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Iodine : Properties, Preparation and uses

Iodine History

Iodine was discovered by Bernard Courtois in 1811. Its vapors are purple in colour. For this reason Galusek named it Iodine (Greek: Iodas = Violet) in 1813. Humphry Davy proved in 1813 that it is an element.

Iodine Presence

Iodine is not found in free state in nature. In the combined state, it is found in the form of iodides. Chile saltpeter mainly contains NaNO3 and it is also called caliche. In Chile saltpeter it is found as sodium iodate and in sea weeds it is found as iodides of sodium and potessium. Sea grass and tree plants are called sea weeds.

Iodine Preparation

Common Methods for Making Iodine

Iodine is formed by adding bromine liquid to an aqueous solution of potassium iodide or passing chlorine gas.

2KI + Br2 → 2KBr + I2

2KI + Cl2 → 2KCl + I2

Adding potassium iodide to copper sulfate solution also forms iodine.

2CuSO4 + 4KI → Cu2I2 + 2K2SO4 + I2

Iodine is formed on heating a mixture of potassium iodide, magnesium dioxide and concentrated sulfuric acid.

2KI + MnO2 + 3H2SO4 → 2KHSO4 + MnSO4 + 2H2O + I2

Laboratory Methods for Preparation of Iodine

Iodine is prepared in the laboratory by heating a mixture of KI, MnO2 and concentrated H2SO4. Idonine is formed by heating this mixture.

Iodine is a solid but it readily converts into vapor state on heating. The vapors of iodine obtained from the above reaction are condensed at the bottom of an ice-cold cup to obtain iodine as a solid.


Oxidizers like Ozone, Hydrogen Peroxide, Acidic Potassium permagnate, acidic potassium dicromate can also oxidise potassium iodide to iodine.


2KI + H2O2 → 2KOH + I2

By the reaction of sodium hydrogen sulfite on sodium iodate –

2NaIO3 + 5NaHSO3 → 3NaHSO4 + 2Na2SO4 + H2O + I2

By the reaction of dilute sulfuric acid on a mixture of potassium iodate and potassium iodide

KIO3 + 5KI + 6H2SO4 → 6KHSO4 + 3H2O + 3I2

By the reaction of dilute sulfuric acid on a mixture of potassium iodate and potassium iodide

Industrial Methods of Making Iodine

Sea weeds: Sea grasses and sea plants are called sea weeds. Of these, the amount of iodine is high in the stems of Laminaria digitata and Laminaria stenophylla. The amount of iodine is also high in weeds obtained from the deepest depths of the sea.

Sea weed is dried and burnt. The ashes obtained by burning are called Kelp. Lixivate the mixture a lot by mixing kelp with water. By doing this iodide, bromide, sulfate, carbonate, chloride, and some other salts of sodium and potassium become soluble in water.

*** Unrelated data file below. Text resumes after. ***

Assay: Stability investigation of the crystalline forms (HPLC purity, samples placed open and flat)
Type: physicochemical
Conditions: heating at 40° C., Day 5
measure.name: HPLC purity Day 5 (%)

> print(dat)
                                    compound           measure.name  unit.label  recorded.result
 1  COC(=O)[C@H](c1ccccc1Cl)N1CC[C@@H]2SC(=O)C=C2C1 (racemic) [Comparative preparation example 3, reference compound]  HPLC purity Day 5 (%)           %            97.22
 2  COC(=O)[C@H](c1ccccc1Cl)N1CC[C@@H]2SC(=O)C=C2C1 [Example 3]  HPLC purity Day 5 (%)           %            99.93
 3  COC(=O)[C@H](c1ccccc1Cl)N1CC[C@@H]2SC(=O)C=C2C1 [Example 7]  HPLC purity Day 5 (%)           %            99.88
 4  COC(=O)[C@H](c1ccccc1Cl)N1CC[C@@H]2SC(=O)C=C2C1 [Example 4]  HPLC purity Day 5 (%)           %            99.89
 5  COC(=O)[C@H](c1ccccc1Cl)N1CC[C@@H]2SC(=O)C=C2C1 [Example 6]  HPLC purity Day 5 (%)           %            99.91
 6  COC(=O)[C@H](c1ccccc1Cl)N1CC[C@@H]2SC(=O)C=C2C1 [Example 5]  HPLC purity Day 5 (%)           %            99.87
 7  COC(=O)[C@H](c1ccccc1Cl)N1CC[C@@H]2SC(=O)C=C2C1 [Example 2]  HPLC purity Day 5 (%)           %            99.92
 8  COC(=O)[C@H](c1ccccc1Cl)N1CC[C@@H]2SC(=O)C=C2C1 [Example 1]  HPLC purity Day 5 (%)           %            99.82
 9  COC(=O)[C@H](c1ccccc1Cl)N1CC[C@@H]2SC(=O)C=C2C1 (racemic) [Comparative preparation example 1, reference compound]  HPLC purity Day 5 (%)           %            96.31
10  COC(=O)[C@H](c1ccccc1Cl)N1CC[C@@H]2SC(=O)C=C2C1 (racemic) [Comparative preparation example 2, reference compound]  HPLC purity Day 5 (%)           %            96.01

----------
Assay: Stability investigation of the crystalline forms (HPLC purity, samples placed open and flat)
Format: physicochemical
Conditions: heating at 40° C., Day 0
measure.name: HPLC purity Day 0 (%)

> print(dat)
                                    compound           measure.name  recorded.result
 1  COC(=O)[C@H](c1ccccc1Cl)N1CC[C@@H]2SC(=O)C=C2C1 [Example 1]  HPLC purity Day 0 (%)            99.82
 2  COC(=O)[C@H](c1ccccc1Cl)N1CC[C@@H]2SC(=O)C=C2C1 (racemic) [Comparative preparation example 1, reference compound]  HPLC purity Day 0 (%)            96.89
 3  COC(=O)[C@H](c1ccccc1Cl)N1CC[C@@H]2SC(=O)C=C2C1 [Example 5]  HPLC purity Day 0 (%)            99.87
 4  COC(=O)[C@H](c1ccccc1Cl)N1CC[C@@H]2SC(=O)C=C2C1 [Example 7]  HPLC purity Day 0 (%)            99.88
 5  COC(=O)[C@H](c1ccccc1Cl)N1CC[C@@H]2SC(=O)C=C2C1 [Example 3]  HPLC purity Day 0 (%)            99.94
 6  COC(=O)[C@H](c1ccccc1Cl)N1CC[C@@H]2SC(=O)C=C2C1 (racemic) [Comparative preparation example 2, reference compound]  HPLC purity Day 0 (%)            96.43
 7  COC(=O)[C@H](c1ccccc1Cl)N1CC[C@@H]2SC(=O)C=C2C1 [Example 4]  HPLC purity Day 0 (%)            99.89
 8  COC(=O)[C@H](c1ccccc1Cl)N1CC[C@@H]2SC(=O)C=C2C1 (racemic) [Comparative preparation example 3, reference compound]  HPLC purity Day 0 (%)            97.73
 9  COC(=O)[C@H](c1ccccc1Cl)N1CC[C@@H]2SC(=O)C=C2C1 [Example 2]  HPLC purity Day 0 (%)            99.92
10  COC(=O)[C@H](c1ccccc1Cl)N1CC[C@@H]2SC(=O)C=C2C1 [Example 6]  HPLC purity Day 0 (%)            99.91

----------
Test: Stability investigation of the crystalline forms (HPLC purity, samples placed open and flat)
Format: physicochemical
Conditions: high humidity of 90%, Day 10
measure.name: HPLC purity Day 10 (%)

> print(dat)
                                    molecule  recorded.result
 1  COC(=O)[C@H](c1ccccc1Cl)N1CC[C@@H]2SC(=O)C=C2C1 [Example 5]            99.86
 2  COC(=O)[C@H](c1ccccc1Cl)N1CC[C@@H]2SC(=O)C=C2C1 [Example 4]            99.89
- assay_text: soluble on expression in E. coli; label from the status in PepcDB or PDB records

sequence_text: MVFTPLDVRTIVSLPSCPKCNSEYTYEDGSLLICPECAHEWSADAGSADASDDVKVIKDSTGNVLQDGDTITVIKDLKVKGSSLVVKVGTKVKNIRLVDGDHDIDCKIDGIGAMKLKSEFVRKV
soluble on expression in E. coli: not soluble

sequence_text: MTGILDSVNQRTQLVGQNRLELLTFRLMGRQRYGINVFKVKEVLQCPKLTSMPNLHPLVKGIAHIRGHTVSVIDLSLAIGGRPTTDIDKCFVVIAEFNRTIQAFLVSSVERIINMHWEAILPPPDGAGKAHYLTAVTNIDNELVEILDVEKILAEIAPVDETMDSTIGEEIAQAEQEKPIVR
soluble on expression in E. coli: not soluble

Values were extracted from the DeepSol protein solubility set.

On filtering and concentrating the above mixture, sodium and potassium are separated in the form of sulfate, carbonate and chloride crystals. The filter solution obtained is called mother liquor. In this, mainly iodide of potassium and sodium are present in aqueous solution.

2NaI + MnO2 + 3H2SO4 → 2NaHSO4 + 2H2O + MnSO4 + I2

2NaI + MnO2 + 3H2SO4 → 2KHSO4 + 2H2O + MnSO4 + I2

Small amounts of sodium and potassium bromide are also present in it. Concentrated sulfuric acid is mixed in it and kept for some time, due to which the sulfur gets precipitated. MnO2 is added to the sifted liquid and heated in retart.

The impurities of the bromides of sodium and potassium also react with MnO2 and H2SO4 and form bromine.

2NaBr + MnO2 + 3H2SO4 → 2NaHSO4 + 2H2O + MnSO4 + Br2

2KBr + MnO2 + 3H2SO4 → 2KHSO4 + 2H2O + MnSO4 + Br2

The vapors of iodine obtained from Retort are cooled in aludels. Iodine is deposited as a solid on the walls of the aludels. It is separated by scraping and by sublimation it is obtained in pure state.

Chile saltpeter (Caliche): – Chile saltpeter mainly contains sodium nitrate but it also contains sodium iodate (NaIO3) in some amount. After dissolving caliche in water and concentrating the aqueous solution, most of the sodium nitrate gets separated in the form of crystals.

2NaIO3 + 5NaHSO3 → 2NaHSO4 + 2Na2SO4 + H2O + I2

A solution of sodium bisulfite is added to the obtained solution, due to which a blue-violet precipitate of iodine is obtained.

Filter this precipitate and wash it with water and dry it. This is the main method of making iodine on an industrial scale.

Refinement of Industrial Iodine

In the sample of iodine obtained by the above methods, the impurities of chlorine and bromine are found in the form of iodine chloride and iodine bromide.

ICl + KI → KCl + I2

IBr + KI → KBr + I2

These impurities cannot be removed even after repeating the process of sublimation. To remove these impurities, an impure sample of iodine is mixed with potassium iodide and sublimated. In this way pure iodine is obtained by sublimation.

Physical Properties

It is a dark blue colored solid material. It is a crystal and also volatile. Its melting point is 114°C and boiling point is 185°C. It can be sublimated. That is, on rapid heating, it directly changes into the gas state and on rapid cooling of its vapors, it directly changes into the solid state.